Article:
12. DHyslop

    DHyslop Architeuthis Supporter

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    As always, I apologize if I was a bit curt...the ten gallon tanks sets off a bit of a fight-or-flight reaction! ;)

    The regulations seem a bit draconian. Maybe you could sneak the system into your apartment?

    Dan
     
  13. cuttlegirl

    cuttlegirl Colossal Squid Supporter Registered

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    Or another department? What department won't let you connect to the drain?
     
  14. Spocktopus

    Spocktopus O. bimaculoides Registered

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    Well, the authorities of the Marine Center won't let me connect directly to the drain, and there really isn't another facility on campus where I could put the set up. Right now the water has to be treated with bleach and then neutralized before being dumped down the drain, so unless I can work that into the system (which I doubt), I can't have anything running directly to a drain. However, if I can set up a closed system, that might be a possibility.

    I am speaking with my academic advisor, the head of the aquaculture department, today to see what we can get set up for the octos in terms of a better system. She's got a couple of her students who said they could help me as well. Wish us luck! Until then, I'm going to just keep changing the water as best I can.
     
  15. DHyslop

    DHyslop Architeuthis Supporter

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    Don't worry at all about having it connected directly to the drain. A closed system will do just fine as long as there's adequate filtration and water volume!

    Dan
     
  16. Spocktopus

    Spocktopus O. bimaculoides Registered

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    Ok, so a better system is in the works. I've procured 3 50 gallon tanks that don't leak, and I will be making mesh lids for them. I have people at the marine center helping me build a closed system for them that hooks into a bio filter, a carbon filter, and a UV filter. I have a big plastic bucket for my sump.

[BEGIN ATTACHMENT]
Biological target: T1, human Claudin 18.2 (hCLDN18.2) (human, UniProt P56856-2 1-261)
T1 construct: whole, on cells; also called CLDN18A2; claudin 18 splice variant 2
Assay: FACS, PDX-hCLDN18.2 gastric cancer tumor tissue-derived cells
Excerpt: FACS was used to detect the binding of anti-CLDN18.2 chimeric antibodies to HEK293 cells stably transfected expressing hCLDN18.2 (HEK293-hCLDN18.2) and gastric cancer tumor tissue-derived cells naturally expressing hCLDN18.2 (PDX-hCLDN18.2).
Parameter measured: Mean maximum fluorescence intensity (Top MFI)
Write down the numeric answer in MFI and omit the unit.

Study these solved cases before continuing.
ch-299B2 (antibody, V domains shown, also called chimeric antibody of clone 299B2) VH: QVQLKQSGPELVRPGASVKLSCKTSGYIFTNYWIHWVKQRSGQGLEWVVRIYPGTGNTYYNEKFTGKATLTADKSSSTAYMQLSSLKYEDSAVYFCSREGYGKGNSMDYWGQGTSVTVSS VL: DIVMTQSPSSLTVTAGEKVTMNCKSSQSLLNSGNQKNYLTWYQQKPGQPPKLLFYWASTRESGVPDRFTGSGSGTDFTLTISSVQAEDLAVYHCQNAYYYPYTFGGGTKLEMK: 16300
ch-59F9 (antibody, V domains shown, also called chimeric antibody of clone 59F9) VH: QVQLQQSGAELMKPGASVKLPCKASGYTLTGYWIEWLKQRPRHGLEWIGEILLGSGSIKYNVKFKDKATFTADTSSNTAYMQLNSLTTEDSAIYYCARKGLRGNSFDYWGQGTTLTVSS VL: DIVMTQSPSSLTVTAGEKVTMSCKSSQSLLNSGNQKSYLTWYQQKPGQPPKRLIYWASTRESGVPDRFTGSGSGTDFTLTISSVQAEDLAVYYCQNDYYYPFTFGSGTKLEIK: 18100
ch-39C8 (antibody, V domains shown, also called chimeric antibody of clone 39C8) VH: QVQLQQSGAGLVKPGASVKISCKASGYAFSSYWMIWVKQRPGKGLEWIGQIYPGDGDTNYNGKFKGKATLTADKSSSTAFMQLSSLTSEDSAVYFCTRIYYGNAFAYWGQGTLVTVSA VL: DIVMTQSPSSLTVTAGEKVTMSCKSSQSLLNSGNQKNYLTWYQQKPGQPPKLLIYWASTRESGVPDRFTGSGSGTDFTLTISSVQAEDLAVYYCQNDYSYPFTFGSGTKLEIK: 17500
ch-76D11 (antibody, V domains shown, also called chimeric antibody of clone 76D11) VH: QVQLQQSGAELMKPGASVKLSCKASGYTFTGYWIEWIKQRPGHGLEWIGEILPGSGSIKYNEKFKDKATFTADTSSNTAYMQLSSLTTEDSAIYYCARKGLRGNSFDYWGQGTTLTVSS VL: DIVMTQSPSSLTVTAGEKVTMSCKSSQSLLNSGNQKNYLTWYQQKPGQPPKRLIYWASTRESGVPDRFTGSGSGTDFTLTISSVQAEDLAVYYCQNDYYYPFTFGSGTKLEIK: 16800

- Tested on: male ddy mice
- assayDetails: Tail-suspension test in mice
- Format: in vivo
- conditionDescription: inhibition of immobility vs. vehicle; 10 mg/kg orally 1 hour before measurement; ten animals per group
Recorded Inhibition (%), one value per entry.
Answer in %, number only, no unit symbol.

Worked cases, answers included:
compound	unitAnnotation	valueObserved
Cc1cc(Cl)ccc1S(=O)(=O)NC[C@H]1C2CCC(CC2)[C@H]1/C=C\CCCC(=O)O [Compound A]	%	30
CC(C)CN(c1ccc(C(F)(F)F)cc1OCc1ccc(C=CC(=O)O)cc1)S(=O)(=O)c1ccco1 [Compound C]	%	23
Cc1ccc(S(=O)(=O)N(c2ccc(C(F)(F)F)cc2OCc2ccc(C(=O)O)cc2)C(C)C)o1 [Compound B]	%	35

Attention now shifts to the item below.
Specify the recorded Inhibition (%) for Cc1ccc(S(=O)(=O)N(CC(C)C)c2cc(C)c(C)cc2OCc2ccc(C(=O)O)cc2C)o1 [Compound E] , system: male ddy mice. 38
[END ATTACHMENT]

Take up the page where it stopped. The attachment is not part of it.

Does anyone have any suggestions for moving them? Because of the limited space, the new, big tanks have to go where the current ones are now. But I wanted to give the new set-up a couple of days to cycle. Unless I can find a place to move the tanks to, I don't know if this will be possible. But to move the tanks do you think it would be ok to put them in buckets? It wouldn't be for more than a few hours, just enough time to either get the new tanks in and cycling or to move and refill the old tanks somewhere else.

    Also, I was going to hold off on feeding them when we were to move them. The set-up should be finished by Friday. Should I hold off on feeding them? Or feed them tomorrow anyway? I just thought there might be less waste contamination during their move when their changing tanks.
     
  17. DHyslop

    DHyslop Architeuthis Supporter

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    Buckets are fine. When I moved to RI from WI, I had all my fish in buckets for about 10 days. Put a big piece of live rock or two in each bucket: not only will it keep the octo happy, it will go a long way for filtration.